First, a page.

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Monday, August 3, 2009

Does Crisis Really Mean Opportunity? (For Someone Other Than Global Elitists)





(Above) The Chinese characters for (supposedly) Crisis + Opportunity


When I lived in Tokyo in the 90's, the only cable program in English I could get was CNN. The only other English media was the Far East Network or FEN, the US military radio station. If you tuned your radio a hair to the left or right (I forget) of FEN, you'd pick up Russian broadcasts out of nearby Vladivostok.

Even though nearly all cable was in Japanese, I finally relented and got it. I was tired of trying to interpret shows like NHK news, "Fun Takeshi Jo" and "Waku Waku Animal Land". And I wanted to watch something in English besides video rentals.

The CNN Beijing correspondent at the time was a guy named Mike Chinoy. There was a promo with him on several times a day, where he would talk about the Chinese and their supposed wisdom of creating a written character that combined the meaning of "crisis" with "opportunity".

That was the first time I'd heard of it.

Chinoy's been in Beijing for years. He speaks fluent Mandarin. Must be true!

Like some sort of virus, this "wisdom of China" ended up spreading over the globe. It even got some play on "The Simpsons" - as Homer put it: "Crisatunity".

One Sinologist states:

"A whole industry of pundits and therapists has grown up around this one grossly inaccurate formulation. A casual search of the Web turns up more than a million references to this spurious proverb. It appears, often complete with Chinese characters, on the covers of books, on advertisements for seminars, on expensive courses for "thinking outside of the box," and practically everywhere one turns in the world of quick-buck business, pop psychology, and orientalist hocus-pocus. This catchy expression (Crisis = Danger + Opportunity) has rapidly become nearly as ubiquitous as The Tao of Pooh and Sun Zi's Art of War for the Board / Bed / Bath / Whichever Room... In a crisis, one wants above all to save one's skin and neck! Any would-be guru who advocates opportunism in the face of crisis should be run out of town on a rail, for his / her advice will only compound the danger of the crisis."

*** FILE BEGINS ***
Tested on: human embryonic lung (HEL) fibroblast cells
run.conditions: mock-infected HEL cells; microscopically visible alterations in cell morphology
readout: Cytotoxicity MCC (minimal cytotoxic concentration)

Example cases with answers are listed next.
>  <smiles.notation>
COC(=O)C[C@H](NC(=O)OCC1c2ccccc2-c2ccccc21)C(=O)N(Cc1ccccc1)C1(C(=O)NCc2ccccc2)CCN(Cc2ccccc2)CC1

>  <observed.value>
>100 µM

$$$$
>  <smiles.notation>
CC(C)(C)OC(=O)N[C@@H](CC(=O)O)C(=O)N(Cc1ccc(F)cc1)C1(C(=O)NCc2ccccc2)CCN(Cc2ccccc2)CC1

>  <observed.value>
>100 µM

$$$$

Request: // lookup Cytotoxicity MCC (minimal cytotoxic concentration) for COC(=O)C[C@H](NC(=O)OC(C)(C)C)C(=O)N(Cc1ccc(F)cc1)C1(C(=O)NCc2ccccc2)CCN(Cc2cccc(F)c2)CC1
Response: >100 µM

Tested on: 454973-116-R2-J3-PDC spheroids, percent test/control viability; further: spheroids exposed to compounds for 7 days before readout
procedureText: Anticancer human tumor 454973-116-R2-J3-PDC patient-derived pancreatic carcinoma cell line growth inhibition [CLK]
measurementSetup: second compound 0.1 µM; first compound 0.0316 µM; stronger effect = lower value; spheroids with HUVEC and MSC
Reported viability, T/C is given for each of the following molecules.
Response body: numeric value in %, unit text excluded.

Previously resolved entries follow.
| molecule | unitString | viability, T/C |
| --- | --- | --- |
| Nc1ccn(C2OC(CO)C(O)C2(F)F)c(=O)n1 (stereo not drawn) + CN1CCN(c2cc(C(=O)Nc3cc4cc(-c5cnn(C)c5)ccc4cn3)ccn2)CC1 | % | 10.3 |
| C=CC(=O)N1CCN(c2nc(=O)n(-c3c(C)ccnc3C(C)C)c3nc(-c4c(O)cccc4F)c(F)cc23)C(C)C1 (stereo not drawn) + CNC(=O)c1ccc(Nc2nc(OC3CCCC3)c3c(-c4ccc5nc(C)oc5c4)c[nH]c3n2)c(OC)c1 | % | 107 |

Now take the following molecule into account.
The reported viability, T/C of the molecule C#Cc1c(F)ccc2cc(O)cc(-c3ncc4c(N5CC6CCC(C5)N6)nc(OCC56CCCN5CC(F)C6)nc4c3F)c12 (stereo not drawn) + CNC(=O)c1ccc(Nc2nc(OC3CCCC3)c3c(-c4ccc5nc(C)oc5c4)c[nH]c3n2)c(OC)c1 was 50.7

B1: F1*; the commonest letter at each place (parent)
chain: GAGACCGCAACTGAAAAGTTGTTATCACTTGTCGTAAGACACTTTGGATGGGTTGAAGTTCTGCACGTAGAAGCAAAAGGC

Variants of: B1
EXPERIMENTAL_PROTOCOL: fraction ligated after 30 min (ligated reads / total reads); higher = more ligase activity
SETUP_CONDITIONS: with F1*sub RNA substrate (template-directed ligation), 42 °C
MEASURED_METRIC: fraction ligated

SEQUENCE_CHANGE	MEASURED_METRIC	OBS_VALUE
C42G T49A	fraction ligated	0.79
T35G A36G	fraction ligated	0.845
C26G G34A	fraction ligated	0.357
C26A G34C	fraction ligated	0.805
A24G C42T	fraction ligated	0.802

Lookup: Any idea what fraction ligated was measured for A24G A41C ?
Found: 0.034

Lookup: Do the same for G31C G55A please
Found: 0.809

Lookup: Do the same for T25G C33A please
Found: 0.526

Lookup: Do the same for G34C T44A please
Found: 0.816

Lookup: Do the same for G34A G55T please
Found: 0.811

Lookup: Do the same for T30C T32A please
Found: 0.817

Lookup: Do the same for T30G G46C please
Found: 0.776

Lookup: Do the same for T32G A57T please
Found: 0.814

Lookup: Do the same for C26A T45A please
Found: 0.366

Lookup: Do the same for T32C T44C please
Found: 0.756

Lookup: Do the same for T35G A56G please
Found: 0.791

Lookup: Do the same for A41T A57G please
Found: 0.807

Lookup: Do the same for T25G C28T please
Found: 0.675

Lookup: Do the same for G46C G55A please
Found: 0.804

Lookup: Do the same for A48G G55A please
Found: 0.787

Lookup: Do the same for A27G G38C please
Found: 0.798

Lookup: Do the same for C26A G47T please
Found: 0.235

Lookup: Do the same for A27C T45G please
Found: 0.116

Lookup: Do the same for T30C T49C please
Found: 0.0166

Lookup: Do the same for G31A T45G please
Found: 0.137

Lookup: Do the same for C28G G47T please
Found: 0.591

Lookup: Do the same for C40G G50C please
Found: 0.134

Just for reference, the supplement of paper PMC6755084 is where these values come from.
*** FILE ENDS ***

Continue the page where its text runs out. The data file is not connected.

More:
Apparently there is no such thing as a Chinese character that embodies these two nouns. You can read about it here: http://www.pinyin.info/chinese/crisis.html

However, there is such a thing as the Hegelian Dialectic and other "order out of chaos" approaches to world domination.

Have we been programmed to favorably accept crisis as "opportunity"?

Footnotes:

Chinoy states:

''James Lilley, the US ambassador during the (Tiananmen) crackdown, told me that CNN was often well ahead of the embassy's political officers in reporting major developments, so much so that policy decisions in Washington tended to be driven more by what appeared on CNN than by the analyses of the US diplomats on the scene," writes Chinoy in the advanced reader's copy of his book. ''Hearing this confirmed my sense that CNN had suddenly become a player on the global stage.
''It became clear to me that by broadcasting live from the heart of the revolution, we had affected the dynamics and momentum of the very events we were covering."
Mike Chinoy is now part of the Pacific Council on International Policy and "Edgerton Fellow on Korean Security"http://www.pacificcouncil.org/index.aspx

And here's a couple of blog entries:

The strange relationship between Mike Chinoy, the KMT, and China. He's their lapdog, plain as day. http://indiac.blogspot.com/2004/12/strange-relationship-between-mike.html

Mike Chinoy distorts Taiwan's democracy http://taiwanmatters.blogspot.com/2006/11/mike-chinoy-distorts-taiwans-democracy.html


Chinoy appears to be a Jewish surname

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